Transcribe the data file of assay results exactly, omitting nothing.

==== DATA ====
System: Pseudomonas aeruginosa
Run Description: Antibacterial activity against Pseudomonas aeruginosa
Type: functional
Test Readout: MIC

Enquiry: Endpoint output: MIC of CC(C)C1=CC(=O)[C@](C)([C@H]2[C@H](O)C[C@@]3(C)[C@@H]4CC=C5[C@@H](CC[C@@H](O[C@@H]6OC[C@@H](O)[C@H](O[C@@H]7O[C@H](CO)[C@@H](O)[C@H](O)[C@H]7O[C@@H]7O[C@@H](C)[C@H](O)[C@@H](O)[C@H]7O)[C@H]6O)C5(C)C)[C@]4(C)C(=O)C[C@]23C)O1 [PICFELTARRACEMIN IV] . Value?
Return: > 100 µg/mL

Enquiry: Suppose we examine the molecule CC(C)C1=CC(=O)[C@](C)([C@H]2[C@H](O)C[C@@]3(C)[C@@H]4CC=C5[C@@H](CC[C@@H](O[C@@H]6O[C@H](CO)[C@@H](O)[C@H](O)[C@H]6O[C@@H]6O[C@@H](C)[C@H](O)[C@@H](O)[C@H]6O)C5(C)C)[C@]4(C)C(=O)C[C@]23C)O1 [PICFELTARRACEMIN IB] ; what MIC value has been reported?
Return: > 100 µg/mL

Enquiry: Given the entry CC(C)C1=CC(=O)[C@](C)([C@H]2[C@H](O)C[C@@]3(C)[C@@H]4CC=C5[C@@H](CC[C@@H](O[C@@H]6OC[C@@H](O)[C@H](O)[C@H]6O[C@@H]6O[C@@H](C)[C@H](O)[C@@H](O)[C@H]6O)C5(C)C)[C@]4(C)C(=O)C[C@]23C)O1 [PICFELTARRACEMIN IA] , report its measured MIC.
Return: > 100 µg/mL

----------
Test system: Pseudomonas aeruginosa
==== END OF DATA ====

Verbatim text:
System: Pseudomonas aeruginosa
Run Description: Antibacterial activity against Pseudomonas aeruginosa
Type: functional
Test Readout: MIC

Enquiry: Endpoint output: MIC of CC(C)C1=CC(=O)[C@](C)([C@H]2[C@H](O)C[C@@]3(C)[C@@H]4CC=C5[C@@H](CC[C@@H](O[C@@H]6OC[C@@H](O)[C@H](O[C@@H]7O[C@H](CO)[C@@H](O)[C@H](O)[C@H]7O[C@@H]7O[C@@H](C)[C@H](O)[C@@H](O)[C@H]7O)[C@H]6O)C5(C)C)[C@]4(C)C(=O)C[C@]23C)O1 [PICFELTARRACEMIN IV] . Value?
Return: > 100 µg/mL

Enquiry: Suppose we examine the molecule CC(C)C1=CC(=O)[C@](C)([C@H]2[C@H](O)C[C@@]3(C)[C@@H]4CC=C5[C@@H](CC[C@@H](O[C@@H]6O[C@H](CO)[C@@H](O)[C@H](O)[C@H]6O[C@@H]6O[C@@H](C)[C@H](O)[C@@H](O)[C@H]6O)C5(C)C)[C@]4(C)C(=O)C[C@]23C)O1 [PICFELTARRACEMIN IB] ; what MIC value has been reported?
Return: > 100 µg/mL

Enquiry: Given the entry CC(C)C1=CC(=O)[C@](C)([C@H]2[C@H](O)C[C@@]3(C)[C@@H]4CC=C5[C@@H](CC[C@@H](O[C@@H]6OC[C@@H](O)[C@H](O)[C@H]6O[C@@H]6O[C@@H](C)[C@H](O)[C@@H](O)[C@H]6O)C5(C)C)[C@]4(C)C(=O)C[C@]23C)O1 [PICFELTARRACEMIN IA] , report its measured MIC.
Return: > 100 µg/mL

----------
Test system: Pseudomonas aeruginosa